The series between the Sharks and Oilers was a tough one, but the upstart Edmonton club won the respect of the experienced San Jose team and proved their mettle as a reputable opponent.
It wasn’t an easy series for the Oilers, who were shelled 7-0 in Game Four. San Jose actually outscored Edmonton in the series overall, but the victors picked up wins when they mattered most and built on back-to-back shutouts in Game Two and Game Three.
Cam Talbot was often stellar for the Oilers. With his win on Saturday, he became the seventh goalie in Oilers history to collect four wins in a playoff series. That puts him in the books with names like Curtis Joseph, Tommy Salo, Grant Fuhr, Bill Ranford, Andy Moog, and Dwayne Roloson.
Many teams with the collective age of the Oilers would’ve folded after such a battering, but Connor McDavid pulled his club together and got the job done.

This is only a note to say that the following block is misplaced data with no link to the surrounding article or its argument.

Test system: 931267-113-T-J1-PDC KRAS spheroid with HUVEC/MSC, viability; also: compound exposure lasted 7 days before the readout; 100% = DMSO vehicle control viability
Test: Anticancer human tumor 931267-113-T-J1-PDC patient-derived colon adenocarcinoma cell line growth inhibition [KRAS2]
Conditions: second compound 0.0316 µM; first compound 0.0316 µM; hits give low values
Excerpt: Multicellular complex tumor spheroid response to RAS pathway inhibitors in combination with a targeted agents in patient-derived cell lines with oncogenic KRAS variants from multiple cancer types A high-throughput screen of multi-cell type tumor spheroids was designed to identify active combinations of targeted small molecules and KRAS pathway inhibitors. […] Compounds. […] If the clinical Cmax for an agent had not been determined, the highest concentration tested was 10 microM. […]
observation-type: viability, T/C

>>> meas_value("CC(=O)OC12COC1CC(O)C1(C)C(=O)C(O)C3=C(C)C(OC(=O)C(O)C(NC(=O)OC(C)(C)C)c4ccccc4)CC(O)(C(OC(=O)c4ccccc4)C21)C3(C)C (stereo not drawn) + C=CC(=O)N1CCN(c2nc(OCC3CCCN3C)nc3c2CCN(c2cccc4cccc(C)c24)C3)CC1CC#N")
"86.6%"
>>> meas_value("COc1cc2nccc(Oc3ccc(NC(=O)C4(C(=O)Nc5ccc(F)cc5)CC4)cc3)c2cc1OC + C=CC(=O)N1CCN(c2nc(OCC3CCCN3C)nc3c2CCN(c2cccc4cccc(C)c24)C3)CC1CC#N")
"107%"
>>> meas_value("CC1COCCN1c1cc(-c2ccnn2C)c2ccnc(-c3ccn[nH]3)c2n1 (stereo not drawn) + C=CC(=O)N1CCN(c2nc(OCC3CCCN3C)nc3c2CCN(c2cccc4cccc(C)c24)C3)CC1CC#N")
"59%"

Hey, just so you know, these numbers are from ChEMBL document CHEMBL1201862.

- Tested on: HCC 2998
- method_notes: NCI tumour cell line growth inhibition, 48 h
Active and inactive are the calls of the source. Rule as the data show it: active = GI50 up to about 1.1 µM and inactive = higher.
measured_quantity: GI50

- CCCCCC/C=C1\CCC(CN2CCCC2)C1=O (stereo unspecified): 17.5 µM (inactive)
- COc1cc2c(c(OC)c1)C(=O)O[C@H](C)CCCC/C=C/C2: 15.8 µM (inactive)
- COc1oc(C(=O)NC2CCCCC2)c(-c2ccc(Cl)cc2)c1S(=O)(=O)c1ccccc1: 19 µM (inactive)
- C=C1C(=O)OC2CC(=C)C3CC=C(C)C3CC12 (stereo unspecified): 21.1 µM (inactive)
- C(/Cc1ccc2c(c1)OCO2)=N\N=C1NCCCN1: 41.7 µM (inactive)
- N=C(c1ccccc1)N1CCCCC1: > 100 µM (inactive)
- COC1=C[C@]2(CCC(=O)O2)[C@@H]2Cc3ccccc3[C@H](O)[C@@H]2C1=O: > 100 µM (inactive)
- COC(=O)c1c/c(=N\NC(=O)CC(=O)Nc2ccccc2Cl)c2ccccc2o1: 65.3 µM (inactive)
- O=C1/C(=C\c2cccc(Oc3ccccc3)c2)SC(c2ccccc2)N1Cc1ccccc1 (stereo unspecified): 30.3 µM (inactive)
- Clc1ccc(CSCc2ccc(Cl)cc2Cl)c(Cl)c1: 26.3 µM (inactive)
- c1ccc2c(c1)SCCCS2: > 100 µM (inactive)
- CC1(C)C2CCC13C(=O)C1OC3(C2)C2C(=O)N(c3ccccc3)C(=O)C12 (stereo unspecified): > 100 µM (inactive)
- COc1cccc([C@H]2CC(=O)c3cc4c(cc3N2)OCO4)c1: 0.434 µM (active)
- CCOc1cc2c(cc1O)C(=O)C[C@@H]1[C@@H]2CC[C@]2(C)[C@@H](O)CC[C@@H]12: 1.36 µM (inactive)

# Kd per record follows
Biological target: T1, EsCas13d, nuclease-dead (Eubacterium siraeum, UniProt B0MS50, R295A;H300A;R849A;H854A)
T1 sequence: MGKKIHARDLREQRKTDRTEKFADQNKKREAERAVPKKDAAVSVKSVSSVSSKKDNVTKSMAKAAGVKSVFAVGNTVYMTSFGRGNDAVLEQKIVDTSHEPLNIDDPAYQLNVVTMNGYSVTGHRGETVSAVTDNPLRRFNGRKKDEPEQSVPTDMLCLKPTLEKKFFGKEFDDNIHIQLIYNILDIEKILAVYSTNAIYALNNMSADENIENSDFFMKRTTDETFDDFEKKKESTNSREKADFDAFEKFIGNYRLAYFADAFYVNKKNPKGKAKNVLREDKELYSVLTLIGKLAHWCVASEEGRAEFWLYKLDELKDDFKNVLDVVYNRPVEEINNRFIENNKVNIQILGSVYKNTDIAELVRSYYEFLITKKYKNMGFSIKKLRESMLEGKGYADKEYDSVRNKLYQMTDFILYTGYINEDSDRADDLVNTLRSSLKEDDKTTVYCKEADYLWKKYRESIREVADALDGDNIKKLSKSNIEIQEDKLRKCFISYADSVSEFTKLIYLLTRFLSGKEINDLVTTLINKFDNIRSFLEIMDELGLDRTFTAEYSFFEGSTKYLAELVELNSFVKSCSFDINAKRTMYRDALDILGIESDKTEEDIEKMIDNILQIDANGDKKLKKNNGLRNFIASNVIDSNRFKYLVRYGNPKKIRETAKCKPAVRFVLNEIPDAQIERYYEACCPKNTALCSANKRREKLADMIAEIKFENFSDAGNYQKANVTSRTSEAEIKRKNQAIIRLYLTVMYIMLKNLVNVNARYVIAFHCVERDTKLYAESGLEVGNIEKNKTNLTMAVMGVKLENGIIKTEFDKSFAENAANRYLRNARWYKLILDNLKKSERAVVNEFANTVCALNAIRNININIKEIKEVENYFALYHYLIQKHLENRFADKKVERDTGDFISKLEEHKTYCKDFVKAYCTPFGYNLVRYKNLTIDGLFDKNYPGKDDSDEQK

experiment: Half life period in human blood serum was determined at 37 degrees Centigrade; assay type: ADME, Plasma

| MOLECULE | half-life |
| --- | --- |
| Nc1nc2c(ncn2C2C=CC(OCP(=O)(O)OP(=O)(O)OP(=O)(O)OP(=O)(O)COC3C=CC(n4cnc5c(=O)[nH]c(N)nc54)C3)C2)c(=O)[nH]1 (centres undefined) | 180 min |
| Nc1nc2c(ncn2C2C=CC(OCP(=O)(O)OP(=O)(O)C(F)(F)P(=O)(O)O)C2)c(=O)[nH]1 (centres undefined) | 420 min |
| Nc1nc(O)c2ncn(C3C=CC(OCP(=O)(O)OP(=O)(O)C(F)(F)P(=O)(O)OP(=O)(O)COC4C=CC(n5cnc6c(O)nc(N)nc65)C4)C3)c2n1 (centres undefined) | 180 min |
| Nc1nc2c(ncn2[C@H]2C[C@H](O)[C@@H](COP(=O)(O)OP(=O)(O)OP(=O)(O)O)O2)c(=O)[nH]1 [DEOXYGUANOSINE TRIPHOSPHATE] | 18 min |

After a scoreless first period in Saturday’s deciding Game Six, the Oilers opened things up with two goals in the middle stanza. Leon Draisatl and Anton Slepyshev both pulled off breakaway goals and the game looked to have cracked wide open. With his goal, Slepyshev became just the second Russian-born NHLers to score a playoff game-winner for the Oilers. Boris Mironov was the first.
But the Sharks seized control again and Patrick Marleau scored a third period goal to make things close.
Edmonton had to sit on the lead after that and eventually sealed the deal when McDavid popped it into the open net for the 3-1 win.
This is the first playoff series win for the Oilers since 2006 and it illustrated a team in control. They were able to do a lot of the little things well and proved a mentally durable team, which was something few people expected.
The reputation of the Oilers as a young team is intact, but this is one young team not content to win a participation award. Their performance against the Sharks was a statement of intent and it validated Edmonton as a team worth taking seriously.
It’s clear the Ducks will have to do just that.